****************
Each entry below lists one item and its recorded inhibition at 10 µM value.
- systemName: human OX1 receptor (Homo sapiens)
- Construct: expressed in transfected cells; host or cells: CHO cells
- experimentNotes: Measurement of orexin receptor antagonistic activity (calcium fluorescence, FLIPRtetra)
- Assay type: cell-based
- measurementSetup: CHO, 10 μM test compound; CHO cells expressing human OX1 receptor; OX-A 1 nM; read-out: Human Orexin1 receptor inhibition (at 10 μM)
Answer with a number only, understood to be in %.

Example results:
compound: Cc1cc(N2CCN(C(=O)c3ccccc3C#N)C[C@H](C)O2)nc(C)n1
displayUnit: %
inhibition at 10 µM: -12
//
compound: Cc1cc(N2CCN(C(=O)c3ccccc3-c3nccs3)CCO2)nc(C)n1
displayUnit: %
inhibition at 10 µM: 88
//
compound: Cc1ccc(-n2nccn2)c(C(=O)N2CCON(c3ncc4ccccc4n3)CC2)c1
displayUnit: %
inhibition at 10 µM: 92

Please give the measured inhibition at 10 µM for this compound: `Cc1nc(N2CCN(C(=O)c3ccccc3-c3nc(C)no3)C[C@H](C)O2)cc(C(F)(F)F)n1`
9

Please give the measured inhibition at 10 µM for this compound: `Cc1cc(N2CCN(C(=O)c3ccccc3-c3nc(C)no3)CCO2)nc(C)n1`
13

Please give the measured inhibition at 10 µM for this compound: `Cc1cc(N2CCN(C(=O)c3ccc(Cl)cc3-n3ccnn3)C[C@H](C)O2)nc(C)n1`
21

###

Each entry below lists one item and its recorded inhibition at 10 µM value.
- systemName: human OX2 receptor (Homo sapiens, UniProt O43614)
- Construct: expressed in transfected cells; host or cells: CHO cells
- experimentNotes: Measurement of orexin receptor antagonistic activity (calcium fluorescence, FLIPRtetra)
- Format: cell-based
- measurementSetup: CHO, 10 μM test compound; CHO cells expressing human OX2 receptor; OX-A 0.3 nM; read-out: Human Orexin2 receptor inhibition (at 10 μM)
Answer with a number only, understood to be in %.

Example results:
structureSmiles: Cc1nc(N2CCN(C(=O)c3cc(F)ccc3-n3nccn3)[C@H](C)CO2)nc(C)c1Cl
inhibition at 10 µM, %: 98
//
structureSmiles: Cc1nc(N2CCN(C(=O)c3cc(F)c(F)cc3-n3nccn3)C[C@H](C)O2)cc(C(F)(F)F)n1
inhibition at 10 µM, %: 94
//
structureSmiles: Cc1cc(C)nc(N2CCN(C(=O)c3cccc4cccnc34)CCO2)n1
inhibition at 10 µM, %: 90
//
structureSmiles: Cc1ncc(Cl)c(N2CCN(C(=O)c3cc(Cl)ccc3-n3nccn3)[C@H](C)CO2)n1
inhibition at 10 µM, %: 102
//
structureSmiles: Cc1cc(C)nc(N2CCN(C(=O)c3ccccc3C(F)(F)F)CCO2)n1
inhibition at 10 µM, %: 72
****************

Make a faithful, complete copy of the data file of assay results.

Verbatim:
Each entry below lists one item and its recorded inhibition at 10 µM value.
- systemName: human OX1 receptor (Homo sapiens)
- Construct: expressed in transfected cells; host or cells: CHO cells
- experimentNotes: Measurement of orexin receptor antagonistic activity (calcium fluorescence, FLIPRtetra)
- Assay type: cell-based
- measurementSetup: CHO, 10 μM test compound; CHO cells expressing human OX1 receptor; OX-A 1 nM; read-out: Human Orexin1 receptor inhibition (at 10 μM)
Answer with a number only, understood to be in %.

Example results:
compound: Cc1cc(N2CCN(C(=O)c3ccccc3C#N)C[C@H](C)O2)nc(C)n1
displayUnit: %
inhibition at 10 µM: -12
//
compound: Cc1cc(N2CCN(C(=O)c3ccccc3-c3nccs3)CCO2)nc(C)n1
displayUnit: %
inhibition at 10 µM: 88
//
compound: Cc1ccc(-n2nccn2)c(C(=O)N2CCON(c3ncc4ccccc4n3)CC2)c1
displayUnit: %
inhibition at 10 µM: 92

Please give the measured inhibition at 10 µM for this compound: `Cc1nc(N2CCN(C(=O)c3ccccc3-c3nc(C)no3)C[C@H](C)O2)cc(C(F)(F)F)n1`
9

Please give the measured inhibition at 10 µM for this compound: `Cc1cc(N2CCN(C(=O)c3ccccc3-c3nc(C)no3)CCO2)nc(C)n1`
13

Please give the measured inhibition at 10 µM for this compound: `Cc1cc(N2CCN(C(=O)c3ccc(Cl)cc3-n3ccnn3)C[C@H](C)O2)nc(C)n1`
21

###

Each entry below lists one item and its recorded inhibition at 10 µM value.
- systemName: human OX2 receptor (Homo sapiens, UniProt O43614)
- Construct: expressed in transfected cells; host or cells: CHO cells
- experimentNotes: Measurement of orexin receptor antagonistic activity (calcium fluorescence, FLIPRtetra)
- Format: cell-based
- measurementSetup: CHO, 10 μM test compound; CHO cells expressing human OX2 receptor; OX-A 0.3 nM; read-out: Human Orexin2 receptor inhibition (at 10 μM)
Answer with a number only, understood to be in %.

Example results:
structureSmiles: Cc1nc(N2CCN(C(=O)c3cc(F)ccc3-n3nccn3)[C@H](C)CO2)nc(C)c1Cl
inhibition at 10 µM, %: 98
//
structureSmiles: Cc1nc(N2CCN(C(=O)c3cc(F)c(F)cc3-n3nccn3)C[C@H](C)O2)cc(C(F)(F)F)n1
inhibition at 10 µM, %: 94
//
structureSmiles: Cc1cc(C)nc(N2CCN(C(=O)c3cccc4cccnc34)CCO2)n1
inhibition at 10 µM, %: 90
//
structureSmiles: Cc1ncc(Cl)c(N2CCN(C(=O)c3cc(Cl)ccc3-n3nccn3)[C@H](C)CO2)n1
inhibition at 10 µM, %: 102
//
structureSmiles: Cc1cc(C)nc(N2CCN(C(=O)c3ccccc3C(F)(F)F)CCO2)n1
inhibition at 10 µM, %: 72